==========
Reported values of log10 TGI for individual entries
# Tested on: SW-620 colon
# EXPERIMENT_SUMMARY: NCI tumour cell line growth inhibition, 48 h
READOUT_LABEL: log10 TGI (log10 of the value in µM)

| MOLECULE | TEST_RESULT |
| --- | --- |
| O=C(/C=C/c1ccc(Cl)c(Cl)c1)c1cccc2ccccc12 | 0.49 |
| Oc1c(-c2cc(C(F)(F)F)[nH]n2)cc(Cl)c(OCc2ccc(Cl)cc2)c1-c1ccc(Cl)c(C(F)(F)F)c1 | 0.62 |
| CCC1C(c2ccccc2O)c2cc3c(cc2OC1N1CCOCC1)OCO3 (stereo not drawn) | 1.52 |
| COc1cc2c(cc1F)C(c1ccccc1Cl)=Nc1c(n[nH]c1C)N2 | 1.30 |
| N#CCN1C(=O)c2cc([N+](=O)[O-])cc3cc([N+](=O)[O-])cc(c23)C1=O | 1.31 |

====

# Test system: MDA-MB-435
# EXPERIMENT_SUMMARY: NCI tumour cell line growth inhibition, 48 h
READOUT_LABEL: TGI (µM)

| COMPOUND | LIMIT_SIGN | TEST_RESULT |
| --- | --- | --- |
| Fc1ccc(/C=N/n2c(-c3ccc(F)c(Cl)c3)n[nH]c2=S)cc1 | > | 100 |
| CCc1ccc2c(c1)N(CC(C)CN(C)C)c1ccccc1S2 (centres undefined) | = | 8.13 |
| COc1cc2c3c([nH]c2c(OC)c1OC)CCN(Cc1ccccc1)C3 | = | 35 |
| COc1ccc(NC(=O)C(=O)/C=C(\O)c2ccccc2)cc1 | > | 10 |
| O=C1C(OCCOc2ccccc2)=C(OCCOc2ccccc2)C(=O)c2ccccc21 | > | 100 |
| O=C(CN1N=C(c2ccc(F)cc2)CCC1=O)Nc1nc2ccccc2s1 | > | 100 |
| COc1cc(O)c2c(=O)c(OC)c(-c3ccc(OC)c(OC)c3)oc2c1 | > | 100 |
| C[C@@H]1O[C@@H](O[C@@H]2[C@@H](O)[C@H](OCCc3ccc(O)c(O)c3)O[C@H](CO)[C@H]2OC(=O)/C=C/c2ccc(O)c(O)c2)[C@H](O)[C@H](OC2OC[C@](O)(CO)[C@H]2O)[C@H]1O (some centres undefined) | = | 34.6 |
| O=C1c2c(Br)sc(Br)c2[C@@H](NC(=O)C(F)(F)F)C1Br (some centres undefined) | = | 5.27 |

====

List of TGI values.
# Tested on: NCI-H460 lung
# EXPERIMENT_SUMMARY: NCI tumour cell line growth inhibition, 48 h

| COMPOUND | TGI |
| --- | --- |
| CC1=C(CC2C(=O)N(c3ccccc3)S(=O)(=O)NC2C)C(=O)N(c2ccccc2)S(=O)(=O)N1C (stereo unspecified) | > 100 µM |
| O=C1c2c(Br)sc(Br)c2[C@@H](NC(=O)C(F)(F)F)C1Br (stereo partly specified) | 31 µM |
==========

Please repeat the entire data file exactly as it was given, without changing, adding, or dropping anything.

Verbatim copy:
Reported values of log10 TGI for individual entries
# Tested on: SW-620 colon
# EXPERIMENT_SUMMARY: NCI tumour cell line growth inhibition, 48 h
READOUT_LABEL: log10 TGI (log10 of the value in µM)

| MOLECULE | TEST_RESULT |
| --- | --- |
| O=C(/C=C/c1ccc(Cl)c(Cl)c1)c1cccc2ccccc12 | 0.49 |
| Oc1c(-c2cc(C(F)(F)F)[nH]n2)cc(Cl)c(OCc2ccc(Cl)cc2)c1-c1ccc(Cl)c(C(F)(F)F)c1 | 0.62 |
| CCC1C(c2ccccc2O)c2cc3c(cc2OC1N1CCOCC1)OCO3 (stereo not drawn) | 1.52 |
| COc1cc2c(cc1F)C(c1ccccc1Cl)=Nc1c(n[nH]c1C)N2 | 1.30 |
| N#CCN1C(=O)c2cc([N+](=O)[O-])cc3cc([N+](=O)[O-])cc(c23)C1=O | 1.31 |

====

# Test system: MDA-MB-435
# EXPERIMENT_SUMMARY: NCI tumour cell line growth inhibition, 48 h
READOUT_LABEL: TGI (µM)

| COMPOUND | LIMIT_SIGN | TEST_RESULT |
| --- | --- | --- |
| Fc1ccc(/C=N/n2c(-c3ccc(F)c(Cl)c3)n[nH]c2=S)cc1 | > | 100 |
| CCc1ccc2c(c1)N(CC(C)CN(C)C)c1ccccc1S2 (centres undefined) | = | 8.13 |
| COc1cc2c3c([nH]c2c(OC)c1OC)CCN(Cc1ccccc1)C3 | = | 35 |
| COc1ccc(NC(=O)C(=O)/C=C(\O)c2ccccc2)cc1 | > | 10 |
| O=C1C(OCCOc2ccccc2)=C(OCCOc2ccccc2)C(=O)c2ccccc21 | > | 100 |
| O=C(CN1N=C(c2ccc(F)cc2)CCC1=O)Nc1nc2ccccc2s1 | > | 100 |
| COc1cc(O)c2c(=O)c(OC)c(-c3ccc(OC)c(OC)c3)oc2c1 | > | 100 |
| C[C@@H]1O[C@@H](O[C@@H]2[C@@H](O)[C@H](OCCc3ccc(O)c(O)c3)O[C@H](CO)[C@H]2OC(=O)/C=C/c2ccc(O)c(O)c2)[C@H](O)[C@H](OC2OC[C@](O)(CO)[C@H]2O)[C@H]1O (some centres undefined) | = | 34.6 |
| O=C1c2c(Br)sc(Br)c2[C@@H](NC(=O)C(F)(F)F)C1Br (some centres undefined) | = | 5.27 |

====

List of TGI values.
# Tested on: NCI-H460 lung
# EXPERIMENT_SUMMARY: NCI tumour cell line growth inhibition, 48 h

| COMPOUND | TGI |
| --- | --- |
| CC1=C(CC2C(=O)N(c3ccccc3)S(=O)(=O)NC2C)C(=O)N(c2ccccc2)S(=O)(=O)N1C (stereo unspecified) | > 100 µM |
| O=C1c2c(Br)sc(Br)c2[C@@H](NC(=O)C(F)(F)F)C1Br (stereo partly specified) | 31 µM |